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Exploring Predictive Processing and Predictive Coding in Cognitive Neuroscience

Question 1

It is difficult to find a contemporary paper in cognitive neuroscience that does not defer to the notion of predictive processing and associated schemes like predictive coding that implement predictive processing in cortical and subcortical hierarchies. For people not familiar with the rhetoric in this field, it is useful to distinguish between the principles of predictive processing and the neuronal process theories that might implement them. There are 2 approaches to predictive processing:

The low road usually starts from kantian notions and helmholtz’s formulation of perception as unconscious inference. The basic idea is that the brain is a constructive organ, actively generating explanations for the sensorium and then testing its hypotheses against sensory data. This notion underwrites predictive coding in the brain, a scheme originally developed to compress sound files in the 1950s. Predictive coding is appealing in its simplicity: Essentially, it sets up a number of competing expectations about the causes of sensory input and then revises or updates these expectations on the basis of prediction errors. These errors are just the difference between what was predicted and what is actually observed.

What would we expect to measure if predictive coding was the right kind of theory?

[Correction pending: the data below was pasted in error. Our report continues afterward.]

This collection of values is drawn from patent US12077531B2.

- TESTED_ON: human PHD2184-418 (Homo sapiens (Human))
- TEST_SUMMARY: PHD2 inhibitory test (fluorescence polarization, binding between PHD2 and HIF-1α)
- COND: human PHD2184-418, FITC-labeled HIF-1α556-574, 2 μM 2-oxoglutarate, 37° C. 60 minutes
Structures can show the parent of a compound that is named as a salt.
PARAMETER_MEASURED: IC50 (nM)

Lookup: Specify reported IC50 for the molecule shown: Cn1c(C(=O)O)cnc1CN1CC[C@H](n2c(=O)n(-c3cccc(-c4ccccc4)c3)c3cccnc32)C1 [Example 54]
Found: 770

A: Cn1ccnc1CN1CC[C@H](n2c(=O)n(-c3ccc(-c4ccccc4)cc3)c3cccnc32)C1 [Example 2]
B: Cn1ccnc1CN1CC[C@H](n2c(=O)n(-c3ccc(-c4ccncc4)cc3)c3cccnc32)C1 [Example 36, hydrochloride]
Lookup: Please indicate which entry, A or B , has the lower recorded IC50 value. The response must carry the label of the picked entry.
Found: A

The ensuing belief updating can then be expressed as a recursive exchange of signals between neuronal populations encoding expected states of the world generating sensations and prediction errors. When predictions are generated under a hierarchical (generative) model of how (hidden) states of the world cause other states, we have a message-passing scheme that looks very much like the recurrent exchange of signals in visual cortical hierarchies; with ascending (prediction error) connections and a descending (prediction) counter-stream (fig 1). Predictive processing has emerged as an enactive generalisation plos biology. This is an open access article distributed under the terms of the creative commons attribution license, which permits unrestricted use, distribution, and reproduction in any medium, provided the original author and source are credited. Funding: Kf is a wellcome principal research fellow. The funders had no role in study design, data collection and analysis, decision to publish, or preparation of the manuscript.

What do we need separate neuronal populations to encode positive and negative prediction errors ?

The author has declared that no competing interests exist. Abbreviations: Eeg, electroencephalographic. Provenance: Commissioned; externally peerreviewed. Fig 1. This figure illustrates the basic architecture of message passing in hierarchical predictive coding. Here, 3 hierarchical levels are shown in schematic form (blue boxes). These levels are populated by pairs of populations—encoding prediction errors (red triangles) and expectations (blue triangles). Sensory input enters at the lowest level of the hierarchy (denoted by the eye). The equations describe the mathematical form of predictive coding, expressed as a kalman-bucy filter. Here, μ represents an expectation (i.e., mean) of some state of the world. Conversely, ε represents prediction error, which is just the difference between sensory input s and predictions of that input under some generative model g, given expected states of affairs. This form means that prediction errors are weighted by their precision p to drive expectations, which, in turn, supply predictions to error units, thereby suppressing them.